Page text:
The PSA Group and Fiat Chrysler Automobiles have signed a “binding combination agreement” providing for a 50/50 merger of their businesses.

The firms say the resulting combined company will be the fourth-largest global automotive OEM by volume (and the third largest by revenue). Completion of the proposed combination is expected to take place in 12 to 15 months.

At the end of October 2019, the two automakers officially announced plans to merge. For the record, the PSA Group runs the Peugeot, Citroën, DS, Opel and Vauxhall brands, while FCA’s portfolio includes Abarth, Alfa Romeo, Chrysler, Dodge, Fiat, Jeep, Lancia, Maserati and Ram, with Ferrari spun off from the group in 2016.

“The gains in efficiency derived from larger volumes, as well as the benefits of uniting the two companies’ strengths and core competencies, will ensure the combined business can offer all its customers best-in-class products, technologies and services and respond with increased agility to the shift taking place in this highly demanding sector,” PSA and FCA said in a joint statement.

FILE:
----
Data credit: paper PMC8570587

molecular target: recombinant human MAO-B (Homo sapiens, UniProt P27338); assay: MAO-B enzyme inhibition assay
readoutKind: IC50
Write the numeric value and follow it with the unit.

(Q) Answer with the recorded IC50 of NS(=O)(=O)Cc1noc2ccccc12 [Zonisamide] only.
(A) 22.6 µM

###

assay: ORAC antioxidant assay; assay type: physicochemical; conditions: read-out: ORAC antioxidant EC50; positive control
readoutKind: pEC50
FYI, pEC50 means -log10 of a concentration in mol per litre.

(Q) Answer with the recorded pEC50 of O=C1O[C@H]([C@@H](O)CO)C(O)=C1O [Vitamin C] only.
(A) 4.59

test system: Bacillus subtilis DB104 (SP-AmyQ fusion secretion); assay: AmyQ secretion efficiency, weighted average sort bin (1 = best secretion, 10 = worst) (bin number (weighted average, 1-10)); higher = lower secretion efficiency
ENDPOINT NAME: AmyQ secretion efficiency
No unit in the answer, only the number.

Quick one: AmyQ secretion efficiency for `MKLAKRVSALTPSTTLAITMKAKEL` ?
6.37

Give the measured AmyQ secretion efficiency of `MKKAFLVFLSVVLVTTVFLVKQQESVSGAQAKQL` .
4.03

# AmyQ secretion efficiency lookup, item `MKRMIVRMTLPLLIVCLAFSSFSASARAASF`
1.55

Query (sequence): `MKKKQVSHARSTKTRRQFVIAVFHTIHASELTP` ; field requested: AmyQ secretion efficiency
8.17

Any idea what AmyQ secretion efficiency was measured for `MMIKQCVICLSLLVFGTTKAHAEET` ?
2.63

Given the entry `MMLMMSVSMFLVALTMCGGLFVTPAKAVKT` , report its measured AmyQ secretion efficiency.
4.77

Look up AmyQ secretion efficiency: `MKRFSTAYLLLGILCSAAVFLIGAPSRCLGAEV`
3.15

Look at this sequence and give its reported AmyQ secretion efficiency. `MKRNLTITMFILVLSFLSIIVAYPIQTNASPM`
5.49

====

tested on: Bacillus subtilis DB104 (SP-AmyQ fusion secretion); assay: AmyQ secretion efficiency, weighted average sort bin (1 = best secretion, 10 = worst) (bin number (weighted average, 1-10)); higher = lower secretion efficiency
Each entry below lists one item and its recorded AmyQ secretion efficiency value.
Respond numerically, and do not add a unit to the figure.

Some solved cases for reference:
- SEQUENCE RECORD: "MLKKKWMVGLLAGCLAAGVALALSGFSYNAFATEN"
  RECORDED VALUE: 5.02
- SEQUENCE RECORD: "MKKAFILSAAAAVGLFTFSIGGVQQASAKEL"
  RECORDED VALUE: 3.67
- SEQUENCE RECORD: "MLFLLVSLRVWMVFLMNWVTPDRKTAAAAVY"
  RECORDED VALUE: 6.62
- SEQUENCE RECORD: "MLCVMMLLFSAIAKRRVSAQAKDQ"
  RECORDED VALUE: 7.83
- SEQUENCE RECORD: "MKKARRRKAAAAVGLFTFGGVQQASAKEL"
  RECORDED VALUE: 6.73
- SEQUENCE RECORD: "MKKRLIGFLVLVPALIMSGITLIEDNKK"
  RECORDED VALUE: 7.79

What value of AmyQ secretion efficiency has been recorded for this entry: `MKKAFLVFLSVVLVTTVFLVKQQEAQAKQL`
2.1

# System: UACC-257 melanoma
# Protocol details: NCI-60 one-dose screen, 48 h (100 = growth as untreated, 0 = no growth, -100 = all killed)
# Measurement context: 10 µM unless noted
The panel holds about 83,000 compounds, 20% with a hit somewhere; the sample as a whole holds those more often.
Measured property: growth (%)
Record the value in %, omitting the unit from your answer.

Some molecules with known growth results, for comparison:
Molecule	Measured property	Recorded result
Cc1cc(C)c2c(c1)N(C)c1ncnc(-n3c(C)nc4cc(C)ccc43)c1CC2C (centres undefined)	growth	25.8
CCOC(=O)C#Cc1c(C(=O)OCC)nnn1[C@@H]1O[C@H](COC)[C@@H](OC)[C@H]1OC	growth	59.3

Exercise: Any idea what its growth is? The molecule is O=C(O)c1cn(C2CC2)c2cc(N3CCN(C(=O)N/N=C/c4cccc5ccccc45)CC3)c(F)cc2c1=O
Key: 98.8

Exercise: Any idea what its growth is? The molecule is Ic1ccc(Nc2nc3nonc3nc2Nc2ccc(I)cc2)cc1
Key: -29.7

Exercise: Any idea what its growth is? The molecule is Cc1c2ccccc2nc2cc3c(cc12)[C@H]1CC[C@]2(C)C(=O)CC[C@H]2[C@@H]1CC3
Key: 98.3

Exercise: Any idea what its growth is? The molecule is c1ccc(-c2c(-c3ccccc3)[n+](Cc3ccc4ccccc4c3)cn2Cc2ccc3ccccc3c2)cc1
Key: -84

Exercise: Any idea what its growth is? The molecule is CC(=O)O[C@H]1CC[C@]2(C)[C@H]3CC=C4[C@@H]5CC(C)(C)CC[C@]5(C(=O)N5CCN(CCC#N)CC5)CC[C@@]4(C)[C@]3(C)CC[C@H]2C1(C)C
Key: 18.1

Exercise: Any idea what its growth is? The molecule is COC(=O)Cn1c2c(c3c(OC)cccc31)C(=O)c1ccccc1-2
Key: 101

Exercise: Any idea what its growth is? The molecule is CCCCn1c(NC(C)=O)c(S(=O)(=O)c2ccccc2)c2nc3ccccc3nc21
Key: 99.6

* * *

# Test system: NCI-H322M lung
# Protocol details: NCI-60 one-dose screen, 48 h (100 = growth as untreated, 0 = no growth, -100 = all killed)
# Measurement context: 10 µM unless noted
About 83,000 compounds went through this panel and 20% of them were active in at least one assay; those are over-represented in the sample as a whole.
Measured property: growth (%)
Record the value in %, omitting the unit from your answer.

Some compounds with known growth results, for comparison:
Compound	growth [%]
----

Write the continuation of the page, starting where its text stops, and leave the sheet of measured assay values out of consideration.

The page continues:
According to the firms, the combined company will have annual unit sales of about 8,7 million vehicles, with revenues of nearly €170-billion, recurring operating profit of over €11-billion and an operating profit margin of 6,6 percent.

Interestingly, the statement added that more than two-thirds of run rate volumes will be concentrated on two platforms, with approximately three million vehicles per year on each of the small platform and the compact/mid-size platform.

The proposed board of the new company Dutch-domiciled parent is set to be composed of 11 members. The two automotive groups agreed that five board members will be nominated by FCA and its reference shareholder (including John Elkann as chairperson) and five by PSA and its reference shareholders (including the senior non-executive director and the vice chairperson). Carlos Tavares is in line to be chief executive officer for an initial term of five years (as well as a member of the board).